The morning after hearing my marriage might end, I was staring in the mirror and thought, I need to remake myself in my own image. Somehow I understood that I'd been spending my life trying to be what I thought others--especially the women I most cared about--wanted me to be. It may have taken me 47 years, but I was finally figuring out that that wasn't working. And my intuition led me to realize this was about being a man. For as long as I'd given masculinity any thought, from my teens onward, I had rejected the conventional stereotypes of manhood--the implicit violence, the denigration of women, the bravado--but hadn't replaced them with positive images of what it means to be a man. I knew in that moment at the mirror that I needed to connect with other men and explore the question of maleness with them.
By coincidence, an article appeared in a local weekly soon afterward about an organization in Brattleboro, Vermont, called For and About Men, which held monthly forums on men's issues. I contacted one of the organizers, who put me in touch with someone who in turn told me about a group that met in Keene, N.H. I began attending the group, where I found men I could trust, who would listen as I poured out my heart and my tears, who would hold me in their arms and hearts, and who would affirm my worth and even my courage. Later I formed a group closer to home, with men closer to my own age and life circumstances. I developed real friendships with men--a rarity in my life before then--and learned the meaning of genuine mutual support.
I recognize now what these experiences were doing for me: I was developing my own sense of self that I could present in relationship, rather than reflect back what I thought someone else wanted from me. That's a continuing journey (with many a step backward as well as forward), but this is where it started. During the separation and divorce, this also meant that I was able to be alone--by myself, with myself--without being lonely. That in turn freed me from the feelings of desperation and dread that had always arisen in me around the possibility of divorce.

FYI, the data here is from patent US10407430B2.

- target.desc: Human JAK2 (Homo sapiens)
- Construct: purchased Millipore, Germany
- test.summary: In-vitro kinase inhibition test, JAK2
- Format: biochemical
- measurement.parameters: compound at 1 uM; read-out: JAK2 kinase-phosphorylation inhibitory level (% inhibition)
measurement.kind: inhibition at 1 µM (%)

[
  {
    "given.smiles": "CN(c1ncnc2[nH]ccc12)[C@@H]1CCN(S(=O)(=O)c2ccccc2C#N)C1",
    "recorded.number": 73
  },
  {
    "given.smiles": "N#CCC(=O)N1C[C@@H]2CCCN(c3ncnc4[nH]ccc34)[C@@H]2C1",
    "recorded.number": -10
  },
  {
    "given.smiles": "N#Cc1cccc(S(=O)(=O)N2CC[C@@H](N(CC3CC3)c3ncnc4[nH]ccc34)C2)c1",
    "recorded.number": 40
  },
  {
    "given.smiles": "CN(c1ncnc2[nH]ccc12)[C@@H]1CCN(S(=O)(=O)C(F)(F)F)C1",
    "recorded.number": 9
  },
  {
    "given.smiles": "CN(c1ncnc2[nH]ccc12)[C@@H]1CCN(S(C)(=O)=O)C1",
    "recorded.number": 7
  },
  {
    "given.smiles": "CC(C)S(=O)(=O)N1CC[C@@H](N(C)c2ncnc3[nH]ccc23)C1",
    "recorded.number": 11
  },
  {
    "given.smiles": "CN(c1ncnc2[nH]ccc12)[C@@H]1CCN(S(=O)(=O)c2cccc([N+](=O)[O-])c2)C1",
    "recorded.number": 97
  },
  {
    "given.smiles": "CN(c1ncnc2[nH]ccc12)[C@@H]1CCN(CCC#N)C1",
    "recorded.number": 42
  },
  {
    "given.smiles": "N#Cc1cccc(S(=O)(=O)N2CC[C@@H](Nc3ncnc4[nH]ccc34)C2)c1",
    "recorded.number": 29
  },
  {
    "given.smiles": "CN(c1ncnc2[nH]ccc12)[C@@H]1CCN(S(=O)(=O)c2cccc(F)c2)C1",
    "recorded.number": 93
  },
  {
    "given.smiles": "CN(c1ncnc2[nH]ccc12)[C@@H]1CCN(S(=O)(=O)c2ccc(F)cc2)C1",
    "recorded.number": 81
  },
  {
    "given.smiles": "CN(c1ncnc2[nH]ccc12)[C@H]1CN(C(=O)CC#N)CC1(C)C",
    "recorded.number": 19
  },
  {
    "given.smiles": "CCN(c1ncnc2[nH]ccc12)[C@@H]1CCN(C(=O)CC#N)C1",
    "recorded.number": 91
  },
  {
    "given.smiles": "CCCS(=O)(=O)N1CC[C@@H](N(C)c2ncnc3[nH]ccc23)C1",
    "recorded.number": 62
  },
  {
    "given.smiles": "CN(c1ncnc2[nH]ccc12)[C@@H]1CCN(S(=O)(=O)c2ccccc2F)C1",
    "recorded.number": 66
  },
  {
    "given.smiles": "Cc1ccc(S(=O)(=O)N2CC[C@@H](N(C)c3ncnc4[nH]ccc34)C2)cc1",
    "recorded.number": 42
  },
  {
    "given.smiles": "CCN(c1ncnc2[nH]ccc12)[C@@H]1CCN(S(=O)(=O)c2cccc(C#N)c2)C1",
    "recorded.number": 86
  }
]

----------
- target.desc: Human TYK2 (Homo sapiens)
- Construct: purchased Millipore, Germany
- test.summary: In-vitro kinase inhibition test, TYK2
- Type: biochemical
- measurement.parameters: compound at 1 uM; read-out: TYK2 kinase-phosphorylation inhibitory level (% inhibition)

Terms of Estrangement
From the beginning, Betsy and I were in complete agreement that our daughter's well-being was of paramount importance. We couldn't avoid the turmoil she would go through over the next couple of years, but we were of one mind that, however we might feel about each other during these struggles, we wouldn't fight about her. Never in the separation and divorce process did either of us criticize the other in conversations with her, nor did we argue about custody or child support. There were many moments when emotions ran high, but our daughter never became a vehicle for expressing them. When Betsy eventually moved out of our home to her own apartment, she found one about a mile away so our daughter could easily be at either house.
When it became apparent that a formal separation was necessary, I went to an attorney and had a separation agreement drawn up. Money had been an issue in our marriage for some time, spoken and unspoken. Betsy had never taken on a real career, and as a result I was the principal earner for the family. This was not a situation that I'd ever accepted with equanimity, and I had encouraged and even urged Betsy to do more about having a full-time job that was both financially and emotionally rewarding. Now we were in a situation where we were setting up separate households, and I was in the unwanted position of having to be the primary supporter of both of them. I wasn't happy about this continuing disparity in our incomes, but I knew I could not and would not use money to "punish" Betsy or to gain concessions from her in the divorce. It was an easy decision: I knew I couldn't live with myself if I exerted power in this way. In the end, I had to be satisfied with the ethics of my own behavior, and I tried as best I could to act accordingly.
Mediation and Pro Se Divorce